Our top 6 tips for running with an uncooperative gut

Interested in taking up running? For people with IBS, it’s easier said than done. Despite their positive health effects, certain “good-for-you” activities, like running, can worsen or trigger certain IBS symptoms. Even with the challenge of running with IBS, though, health benefits can make the exercise worth it.

Although research has not yet fully explored the relationship between exercise and IBS, experts do agree that exercise can help reduce stress, a primary trigger of IBS symptoms. Another benefit of running as a regular form of exercise is its ability to improve heart health and muscle function.

How IBS reacts to running can vary for each person. For example, those diagnosed with IBS-D may experience increased diarrhea and gut pain during a long run. For “athletes” with IBS-C, this form of exercise may actually help improve gut function and reduce constipation, but abdominal pain and gas can still be issues.

Still interested in taking up running? Before lacing up, it might help to keep the following tips in mind to help keep your gut quiet.

Our top tips

  1. Learn your body’s schedule. Every case of IBS is unique—some are at their best first thing in the morning while others have the fewest symptoms around bed time. Those whose IBS symptoms tend to worsen early in the day may benefit from running at night instead of taking a morning jog.

  2. Avoid caffeinated drinks. Caffeine has the potential to speed up contractions and can worsen IBS symptoms, so consider laying off caffeinated drinks until after the run (or cutting them out altogether).

  3. Don’t eat before exercising. Avoid eating a few hours before exercise to give the body a chance to digest its meal. The physical motion of running can worsen IBS symptoms, especially with a stomach full of food. If you must eat, try a low FODMAP snack to get you through a run.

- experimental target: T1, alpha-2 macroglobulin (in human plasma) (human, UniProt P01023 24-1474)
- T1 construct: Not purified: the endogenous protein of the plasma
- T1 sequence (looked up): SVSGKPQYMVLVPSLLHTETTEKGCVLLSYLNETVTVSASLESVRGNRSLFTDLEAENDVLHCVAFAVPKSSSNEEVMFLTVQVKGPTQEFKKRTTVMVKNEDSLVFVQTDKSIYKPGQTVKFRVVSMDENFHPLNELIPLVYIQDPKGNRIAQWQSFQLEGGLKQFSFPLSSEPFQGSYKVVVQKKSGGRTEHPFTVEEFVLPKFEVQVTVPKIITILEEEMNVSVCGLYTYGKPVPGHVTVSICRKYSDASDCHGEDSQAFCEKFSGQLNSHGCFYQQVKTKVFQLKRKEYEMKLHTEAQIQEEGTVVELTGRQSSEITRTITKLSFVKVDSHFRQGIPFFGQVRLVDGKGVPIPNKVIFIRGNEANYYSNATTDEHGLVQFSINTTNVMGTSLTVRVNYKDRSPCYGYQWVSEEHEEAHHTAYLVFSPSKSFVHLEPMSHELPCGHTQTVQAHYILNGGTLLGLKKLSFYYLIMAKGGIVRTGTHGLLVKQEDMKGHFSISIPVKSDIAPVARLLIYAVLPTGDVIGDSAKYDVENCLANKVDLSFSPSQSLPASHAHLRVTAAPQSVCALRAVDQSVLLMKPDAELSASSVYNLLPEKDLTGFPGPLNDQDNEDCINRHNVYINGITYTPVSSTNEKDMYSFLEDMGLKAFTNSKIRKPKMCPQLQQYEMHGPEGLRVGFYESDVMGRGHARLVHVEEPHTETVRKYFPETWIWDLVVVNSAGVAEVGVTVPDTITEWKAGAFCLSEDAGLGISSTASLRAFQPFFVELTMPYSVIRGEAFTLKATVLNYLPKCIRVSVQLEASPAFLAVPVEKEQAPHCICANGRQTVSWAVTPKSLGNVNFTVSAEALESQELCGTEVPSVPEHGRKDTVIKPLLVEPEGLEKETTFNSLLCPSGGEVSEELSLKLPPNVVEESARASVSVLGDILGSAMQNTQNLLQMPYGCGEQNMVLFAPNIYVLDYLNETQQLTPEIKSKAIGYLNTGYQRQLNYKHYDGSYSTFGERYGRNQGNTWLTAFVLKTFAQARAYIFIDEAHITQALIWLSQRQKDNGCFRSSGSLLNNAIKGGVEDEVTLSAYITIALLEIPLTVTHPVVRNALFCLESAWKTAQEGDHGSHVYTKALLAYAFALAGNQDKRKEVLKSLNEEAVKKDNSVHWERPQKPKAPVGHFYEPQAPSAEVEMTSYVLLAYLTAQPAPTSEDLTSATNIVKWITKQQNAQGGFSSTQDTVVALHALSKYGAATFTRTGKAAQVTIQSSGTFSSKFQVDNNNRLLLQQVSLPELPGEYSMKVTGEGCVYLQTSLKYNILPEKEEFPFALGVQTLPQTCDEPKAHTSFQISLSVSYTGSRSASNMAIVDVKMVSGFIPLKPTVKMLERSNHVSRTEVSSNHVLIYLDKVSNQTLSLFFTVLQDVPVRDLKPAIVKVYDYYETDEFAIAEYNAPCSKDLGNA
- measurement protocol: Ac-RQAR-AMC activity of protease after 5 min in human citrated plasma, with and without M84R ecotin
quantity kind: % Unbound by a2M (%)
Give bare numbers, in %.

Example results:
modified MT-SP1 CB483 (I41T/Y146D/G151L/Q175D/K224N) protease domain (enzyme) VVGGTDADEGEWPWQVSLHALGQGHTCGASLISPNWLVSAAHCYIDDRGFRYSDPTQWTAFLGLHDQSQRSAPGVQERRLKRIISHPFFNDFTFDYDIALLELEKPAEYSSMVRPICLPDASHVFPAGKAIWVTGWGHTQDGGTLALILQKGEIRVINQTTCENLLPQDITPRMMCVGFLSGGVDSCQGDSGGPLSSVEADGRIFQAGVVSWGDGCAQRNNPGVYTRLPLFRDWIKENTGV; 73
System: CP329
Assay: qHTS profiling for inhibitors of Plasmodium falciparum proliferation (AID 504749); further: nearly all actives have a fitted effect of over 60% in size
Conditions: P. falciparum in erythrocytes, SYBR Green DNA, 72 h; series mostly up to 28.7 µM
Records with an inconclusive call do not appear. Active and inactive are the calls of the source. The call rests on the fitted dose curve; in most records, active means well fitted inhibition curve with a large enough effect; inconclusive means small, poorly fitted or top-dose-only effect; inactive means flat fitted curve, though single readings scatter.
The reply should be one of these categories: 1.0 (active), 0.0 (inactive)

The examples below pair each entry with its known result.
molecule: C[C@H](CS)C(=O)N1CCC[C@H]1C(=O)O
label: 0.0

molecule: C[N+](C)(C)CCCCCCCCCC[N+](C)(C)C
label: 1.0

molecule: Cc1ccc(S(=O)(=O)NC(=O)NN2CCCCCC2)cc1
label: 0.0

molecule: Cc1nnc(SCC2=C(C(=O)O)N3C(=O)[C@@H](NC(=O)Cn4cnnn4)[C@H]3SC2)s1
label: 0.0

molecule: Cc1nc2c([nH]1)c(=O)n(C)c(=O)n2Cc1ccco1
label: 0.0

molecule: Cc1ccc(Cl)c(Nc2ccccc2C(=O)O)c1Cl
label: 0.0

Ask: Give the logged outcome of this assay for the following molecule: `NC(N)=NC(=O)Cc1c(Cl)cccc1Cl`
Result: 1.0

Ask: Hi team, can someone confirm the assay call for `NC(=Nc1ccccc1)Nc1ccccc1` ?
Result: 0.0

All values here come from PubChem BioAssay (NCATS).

4. Limit foods that cause gas. This is common IBS advice, but it’s even more important to avoid gas buildup while running. Fatty and high-fiber foods, like dairy or beans, can lead to increased cramping and bloating during a run. Experts recommend cutting out foods responsible for IBS flare-ups.

  5. Don’t push yourself too hard. Your high school gym teacher might have told you to “push through the pain,” but those with gut issues should pay special attention to their bodies and take breaks as necessary. There’s no shame in pausing or stopping to let your gut calm down.

  6. Talk to your doctor. Anyone with symptoms that make it impossible to exercise or cause extreme discomfort while running should talk to a medical professional to help manage symptoms.

Whether you’re a long-timer runner or a beginner looking to improve your health, taking steps to minimize symptoms can make it possible to exercise comfortably. For people with IBS symptoms severe enough that running just isn’t possible, consider other, more IBS-friendly workouts, like walking or yoga.